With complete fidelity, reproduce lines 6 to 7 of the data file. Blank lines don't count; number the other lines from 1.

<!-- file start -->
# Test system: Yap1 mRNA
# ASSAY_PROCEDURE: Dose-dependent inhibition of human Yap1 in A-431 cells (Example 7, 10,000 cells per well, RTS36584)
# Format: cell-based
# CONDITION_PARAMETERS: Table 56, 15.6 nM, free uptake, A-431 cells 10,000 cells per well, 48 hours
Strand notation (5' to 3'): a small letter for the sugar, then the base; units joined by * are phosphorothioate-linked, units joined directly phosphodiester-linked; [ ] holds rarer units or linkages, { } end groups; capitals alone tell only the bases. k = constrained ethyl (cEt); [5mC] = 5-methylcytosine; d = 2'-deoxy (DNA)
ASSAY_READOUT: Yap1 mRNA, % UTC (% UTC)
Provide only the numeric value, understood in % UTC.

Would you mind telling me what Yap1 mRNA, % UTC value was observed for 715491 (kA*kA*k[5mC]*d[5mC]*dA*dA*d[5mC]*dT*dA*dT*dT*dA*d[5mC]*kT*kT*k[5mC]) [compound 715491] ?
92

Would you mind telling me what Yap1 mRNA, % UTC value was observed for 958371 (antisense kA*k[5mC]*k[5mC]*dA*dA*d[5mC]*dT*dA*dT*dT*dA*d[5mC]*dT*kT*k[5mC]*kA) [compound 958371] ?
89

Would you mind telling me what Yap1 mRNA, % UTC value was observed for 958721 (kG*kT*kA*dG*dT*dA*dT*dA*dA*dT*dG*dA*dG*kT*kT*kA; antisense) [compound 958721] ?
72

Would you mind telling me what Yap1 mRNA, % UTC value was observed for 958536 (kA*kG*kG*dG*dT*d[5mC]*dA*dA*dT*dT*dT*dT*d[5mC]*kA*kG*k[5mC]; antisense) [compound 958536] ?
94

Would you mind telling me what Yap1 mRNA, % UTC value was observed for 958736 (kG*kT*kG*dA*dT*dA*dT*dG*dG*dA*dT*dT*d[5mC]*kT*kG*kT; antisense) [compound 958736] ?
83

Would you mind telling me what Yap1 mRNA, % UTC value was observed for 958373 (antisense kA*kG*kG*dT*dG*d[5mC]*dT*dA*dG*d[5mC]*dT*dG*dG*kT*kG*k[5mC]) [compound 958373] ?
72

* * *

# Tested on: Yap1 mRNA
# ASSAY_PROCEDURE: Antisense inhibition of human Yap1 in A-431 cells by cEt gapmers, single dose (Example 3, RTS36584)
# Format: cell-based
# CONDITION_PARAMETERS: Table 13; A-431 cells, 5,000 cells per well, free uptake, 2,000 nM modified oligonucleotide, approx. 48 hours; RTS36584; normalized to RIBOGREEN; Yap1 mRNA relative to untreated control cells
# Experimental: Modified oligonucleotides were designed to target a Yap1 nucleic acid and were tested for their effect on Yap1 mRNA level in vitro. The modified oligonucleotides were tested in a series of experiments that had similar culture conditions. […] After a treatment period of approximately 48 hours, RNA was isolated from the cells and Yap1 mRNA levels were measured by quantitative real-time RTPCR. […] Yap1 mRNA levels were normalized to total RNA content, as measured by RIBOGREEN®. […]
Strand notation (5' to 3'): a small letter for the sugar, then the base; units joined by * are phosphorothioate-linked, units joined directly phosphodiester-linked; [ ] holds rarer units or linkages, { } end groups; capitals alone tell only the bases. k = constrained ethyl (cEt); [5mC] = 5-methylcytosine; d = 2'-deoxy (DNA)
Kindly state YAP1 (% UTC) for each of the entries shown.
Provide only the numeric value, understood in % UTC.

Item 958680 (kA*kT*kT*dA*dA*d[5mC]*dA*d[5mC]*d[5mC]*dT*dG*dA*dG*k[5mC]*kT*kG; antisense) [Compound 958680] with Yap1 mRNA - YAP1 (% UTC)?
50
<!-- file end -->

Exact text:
ASSAY_READOUT: Yap1 mRNA, % UTC (% UTC)
Provide only the numeric value, understood in % UTC.